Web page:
The Big Idea

Summer of labor unrest

| August 11, 2023

This document is intended for institutional investors and is not subject to all of the independence and disclosure standards applicable to debt research reports prepared for retail investors. This material does not constitute research.

The press in recent weeks has been full of stories about labor unrest. Workers have threatened strikes and work stoppages in some high-profile industries. The militancy of labor suggests that labor costs will be an ongoing issue for a number of companies and industries.  If so, then the Fed may have to work hard to rein in inflation and keep it at or near the 2% target.

Labor gaining leverage

With the unemployment rate near a 50-year or greater low, workers clearly see their ability to drive a hard bargain. There are several elements to this.  First, cyclical tightness in labor markets, signaled by the unemployment rate and other indicators such as JOLTS job openings—still about 2 million above the pre-COVID all-time peak—is giving workers the upper hand in pushing for higher pay and other concessions. Second, hourly wages did not keep pace with inflation over the past few years, so workers are seeking to be made whole on a real basis.  Finally, demographics. The population is aging, with more Baby Boomers retiring and immigration evidently not completely filling the gap. The overall labor force participation rate is trending down.  This means that independent of where we are in the business cycle, future labor supply is likely to be tighter on average than before.

This combination of factors along with the acute labor shortages created by the pandemic have emboldened organized labor to seek hefty pay hikes.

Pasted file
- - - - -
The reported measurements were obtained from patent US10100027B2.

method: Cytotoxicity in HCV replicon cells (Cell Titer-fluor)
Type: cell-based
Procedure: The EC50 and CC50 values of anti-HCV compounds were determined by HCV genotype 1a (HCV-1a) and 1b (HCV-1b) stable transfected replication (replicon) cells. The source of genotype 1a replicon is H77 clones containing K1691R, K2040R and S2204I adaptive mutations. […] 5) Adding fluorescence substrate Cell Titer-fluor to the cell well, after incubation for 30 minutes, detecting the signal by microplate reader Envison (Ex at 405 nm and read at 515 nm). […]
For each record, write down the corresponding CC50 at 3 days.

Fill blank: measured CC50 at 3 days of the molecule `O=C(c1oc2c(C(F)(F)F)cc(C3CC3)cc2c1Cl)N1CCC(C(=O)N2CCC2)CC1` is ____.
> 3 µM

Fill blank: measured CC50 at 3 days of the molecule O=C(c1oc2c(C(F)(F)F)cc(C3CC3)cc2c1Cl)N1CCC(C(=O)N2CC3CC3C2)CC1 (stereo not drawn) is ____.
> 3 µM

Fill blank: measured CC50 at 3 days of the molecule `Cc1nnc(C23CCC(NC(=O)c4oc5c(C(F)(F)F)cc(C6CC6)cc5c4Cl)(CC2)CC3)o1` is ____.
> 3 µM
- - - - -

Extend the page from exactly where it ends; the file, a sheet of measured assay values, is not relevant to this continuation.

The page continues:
Recent settlements

One of the first industries to have a strike threat was the airlines. Delta Airlines first negotiated a deal with its pilots’ union in March with a 34% pay rise.  American and United concluded negotiations in July. United Airlines offered a roughly 40% pay raise over the four years of the new contract, a deal that Delta and American had agreed to match.

Also in late July, the rank-and-file FedEx pilots rejected a deal negotiated by union leadership and the company. That offer included a 30% pay increase over five years and a 30% boost to pensions.  A strike is not imminent, as the negotiations will continue, overseen by the National Mediation Board.  In part, FedEx pilots were unhappy that their pay raises were less than the airlines offered to their pilots.

In June, the dockworkers at West Coast ports tentatively agreed to a 32% pay hike over six years as well as a one-time “hero bonus” of several thousand dollars each for working through the pandemic.

In late July, the Teamsters and UPS reached an agreement on a new contract, averting a strike threatened for August 1 that could have temporarily crippled the economy.  Drivers gained a pay hike of close to 20% over the length of the contract.  Eyebrows were raised by the announcement that UPS drivers will be making $170,000 per year in wages and benefits by the end of the contract.  In fact, online job searches for “UPS” jumped in the days after the agreement was made public.  Recently, UPS downgraded its earnings outlook, due in part to the added labor costs associated with the new contract.

Ongoing negotiations

The biggest ongoing labor situation is in the auto industry.  The UAW’s contract with the Big Three automakers expires September 14.  The union is demanding a 46% wage increase over four years as well as a restoration of pensions, cost-of-living increases, a 32-hour workweek, and higher retiree benefits.  The automakers have indicated that the UAW demands would increase hourly labor costs to over $150, up from $64 currently.  Both sides are pretty adamant, as the union feels that it is owed payback after supporting the companies through the Global Financial Crisis and Covid, while the Big Three are arguing that the union demands would render their operations uncompetitive relative to non-union automakers.  This negotiation is likely to get bumpy as September 14 approaches.